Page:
Xi says China not afraid of war in speech to mark Korean War
Chinese president strikes assertive, nationalist tone in address apparently aimed at United States.
President Xi Jinping warned on Friday that China was not afraid of war and would never allow its sovereignty, security and development interests to be undermined, in a muscular speech to mark 70 years since Chinese troops entered the Korean War.
Any act of unilateralism, monopolism and bullying would not work and would only lead to a dead end, Xi said in a speech at the Great Hall of the People in Beijing, which took place amid rising tensions with the United States.
“Let the world know that ‘the people of China are now organised and are not to be trifled with’,” Xi said, quoting Mao Zedong, the founding father of the People’s Republic of China.
Xi did not directly refer to the US, whose ties with China have sunk to their lowest in decades amid escalating disputes with the administration of President Donald Trump.
The world’s two biggest economies have clashed over issues ranging from trade, technological and security rivalry to human rights and the coronavirus. Trump’s tough stance on China has been central to his campaign to winning a second term in the presidential election on November 3.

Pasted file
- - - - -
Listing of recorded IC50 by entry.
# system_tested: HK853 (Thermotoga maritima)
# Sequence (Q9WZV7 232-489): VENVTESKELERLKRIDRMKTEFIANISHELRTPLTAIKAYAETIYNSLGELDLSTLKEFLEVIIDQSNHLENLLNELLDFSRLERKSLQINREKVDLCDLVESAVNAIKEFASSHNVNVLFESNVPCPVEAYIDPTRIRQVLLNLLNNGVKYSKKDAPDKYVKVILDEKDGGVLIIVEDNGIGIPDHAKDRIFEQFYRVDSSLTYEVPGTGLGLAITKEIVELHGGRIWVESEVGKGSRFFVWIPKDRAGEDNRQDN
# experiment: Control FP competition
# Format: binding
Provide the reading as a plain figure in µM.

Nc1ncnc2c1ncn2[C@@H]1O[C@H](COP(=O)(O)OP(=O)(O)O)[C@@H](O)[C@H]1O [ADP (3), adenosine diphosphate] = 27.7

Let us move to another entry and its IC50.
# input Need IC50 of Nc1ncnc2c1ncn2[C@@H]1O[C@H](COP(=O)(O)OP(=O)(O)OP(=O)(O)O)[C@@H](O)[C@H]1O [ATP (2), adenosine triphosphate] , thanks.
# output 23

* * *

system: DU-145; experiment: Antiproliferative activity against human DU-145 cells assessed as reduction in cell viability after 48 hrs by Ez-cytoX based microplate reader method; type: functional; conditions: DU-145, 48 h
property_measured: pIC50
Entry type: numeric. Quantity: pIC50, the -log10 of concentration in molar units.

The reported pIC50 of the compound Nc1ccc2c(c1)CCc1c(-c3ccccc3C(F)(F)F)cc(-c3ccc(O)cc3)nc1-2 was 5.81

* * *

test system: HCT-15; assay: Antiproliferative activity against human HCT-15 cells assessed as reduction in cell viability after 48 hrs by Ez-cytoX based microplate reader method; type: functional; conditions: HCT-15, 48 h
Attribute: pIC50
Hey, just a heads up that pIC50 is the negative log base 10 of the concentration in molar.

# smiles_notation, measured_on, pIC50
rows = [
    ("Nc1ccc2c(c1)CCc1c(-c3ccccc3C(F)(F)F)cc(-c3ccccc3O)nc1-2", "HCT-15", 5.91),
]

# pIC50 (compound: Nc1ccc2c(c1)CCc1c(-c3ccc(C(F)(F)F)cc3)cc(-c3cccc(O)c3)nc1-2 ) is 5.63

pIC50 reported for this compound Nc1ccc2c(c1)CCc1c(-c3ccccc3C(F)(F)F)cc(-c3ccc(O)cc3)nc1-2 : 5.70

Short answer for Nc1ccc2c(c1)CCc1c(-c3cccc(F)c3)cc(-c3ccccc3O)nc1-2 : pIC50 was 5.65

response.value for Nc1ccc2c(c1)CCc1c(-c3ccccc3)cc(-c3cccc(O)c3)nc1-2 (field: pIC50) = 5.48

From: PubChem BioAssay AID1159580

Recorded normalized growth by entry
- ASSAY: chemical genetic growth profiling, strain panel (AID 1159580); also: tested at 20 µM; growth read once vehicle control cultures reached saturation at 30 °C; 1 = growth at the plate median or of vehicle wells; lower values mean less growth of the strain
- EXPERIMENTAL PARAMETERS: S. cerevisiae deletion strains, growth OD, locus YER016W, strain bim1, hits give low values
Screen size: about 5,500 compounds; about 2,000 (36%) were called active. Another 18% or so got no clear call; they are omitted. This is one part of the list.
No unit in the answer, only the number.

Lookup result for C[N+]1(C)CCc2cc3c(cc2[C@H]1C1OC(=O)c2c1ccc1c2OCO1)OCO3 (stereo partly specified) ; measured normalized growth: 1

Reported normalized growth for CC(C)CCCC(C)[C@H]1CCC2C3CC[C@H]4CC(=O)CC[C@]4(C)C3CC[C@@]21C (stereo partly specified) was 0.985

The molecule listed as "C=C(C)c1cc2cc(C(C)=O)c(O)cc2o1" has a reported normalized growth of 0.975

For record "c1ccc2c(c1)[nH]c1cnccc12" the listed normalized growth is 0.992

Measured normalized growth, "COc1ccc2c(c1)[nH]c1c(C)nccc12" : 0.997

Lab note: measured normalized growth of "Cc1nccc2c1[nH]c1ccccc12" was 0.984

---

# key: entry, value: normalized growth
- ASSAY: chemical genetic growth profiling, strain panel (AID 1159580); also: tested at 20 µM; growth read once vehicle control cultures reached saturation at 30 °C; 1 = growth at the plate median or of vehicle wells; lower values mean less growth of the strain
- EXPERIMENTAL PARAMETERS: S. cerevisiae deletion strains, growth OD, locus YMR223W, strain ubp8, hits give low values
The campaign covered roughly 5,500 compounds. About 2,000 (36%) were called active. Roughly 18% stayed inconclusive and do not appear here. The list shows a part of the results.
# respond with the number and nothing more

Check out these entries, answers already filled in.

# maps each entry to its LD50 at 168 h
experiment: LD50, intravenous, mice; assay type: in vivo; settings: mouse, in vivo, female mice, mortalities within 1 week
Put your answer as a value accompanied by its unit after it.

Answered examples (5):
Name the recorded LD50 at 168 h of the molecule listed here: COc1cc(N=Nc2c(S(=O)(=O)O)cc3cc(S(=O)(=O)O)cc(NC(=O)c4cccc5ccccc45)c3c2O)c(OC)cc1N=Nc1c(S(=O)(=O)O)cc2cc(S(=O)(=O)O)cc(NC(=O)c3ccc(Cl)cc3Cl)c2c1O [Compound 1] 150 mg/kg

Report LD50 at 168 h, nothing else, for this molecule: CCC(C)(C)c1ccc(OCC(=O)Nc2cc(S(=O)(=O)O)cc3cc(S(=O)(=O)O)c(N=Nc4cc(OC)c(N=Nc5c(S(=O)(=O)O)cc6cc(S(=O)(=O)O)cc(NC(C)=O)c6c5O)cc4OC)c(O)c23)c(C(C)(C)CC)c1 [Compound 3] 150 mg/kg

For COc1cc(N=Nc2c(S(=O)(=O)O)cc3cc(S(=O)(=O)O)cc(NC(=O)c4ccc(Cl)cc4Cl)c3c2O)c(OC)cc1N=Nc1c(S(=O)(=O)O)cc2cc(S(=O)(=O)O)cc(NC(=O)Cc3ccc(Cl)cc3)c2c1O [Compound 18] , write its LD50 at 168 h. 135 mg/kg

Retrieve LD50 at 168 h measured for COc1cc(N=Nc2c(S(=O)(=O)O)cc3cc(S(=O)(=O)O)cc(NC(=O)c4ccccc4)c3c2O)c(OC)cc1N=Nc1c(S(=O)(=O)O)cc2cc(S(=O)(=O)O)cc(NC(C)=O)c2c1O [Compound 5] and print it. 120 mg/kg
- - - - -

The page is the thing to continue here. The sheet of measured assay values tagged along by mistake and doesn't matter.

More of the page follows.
“Seventy years ago, the Imperialist invaders fired on the doorstep of a new China,” Xi was quoted as saying by the South China Morning Post newspaper.
“The Chinese people understood that you must use the language that invaders can understand – to fight war with war and stop an invasion with force, earning peace and security through victory. The Chinese people will not create trouble but nor are we afraid, and no matter the difficulties or challenges that we face, our legs will not shake and our backs will not bend.”
Xi also stressed the need for the modernisation of the country’s defence and armed forces to create a world-class military.
“Without a strong army, there can be no strong motherland,” XI said.
Chinese troops crossed the Yalu River, which marks China’s border with North Korea, in October 1950 to help Pyongyang in its fight against the US-led United Nations and South Korean forces, which had started a few months before.
Stressing the geopolitical importance of North Korea, Mao said: “If the lips are gone, so will the teeth grow cold.” The People’s Republic of China had been established only the year before.
More than two million Chinese troops were deployed but the war ended in an armistice in 1953. The absence of a peace treaty means the peninsula remains – technically – at war.
“After arduous battles, Chinese and (North) Korean troops, armed to their teeth, defeated their opponents, shattering the myth of the invincibility of the US military, and forcing the invaders to sign the armistice agreement on July 27, 1953,” Xi said.
Earlier this week, the US approved the potential sale of weapons systems to Taiwan with a total value of $1.8bn, angering China, which considers the island part of its territory and has not ruled out the use of force to take control of the island.
It has been increasing pressure on Taiwan since President Tsai Ing-wen came to power in 2016 and has stepped up its military activities this year.
Washington does not have formal diplomatic relations with Taiwan but it is required by law to provide the island with the means to defend itself.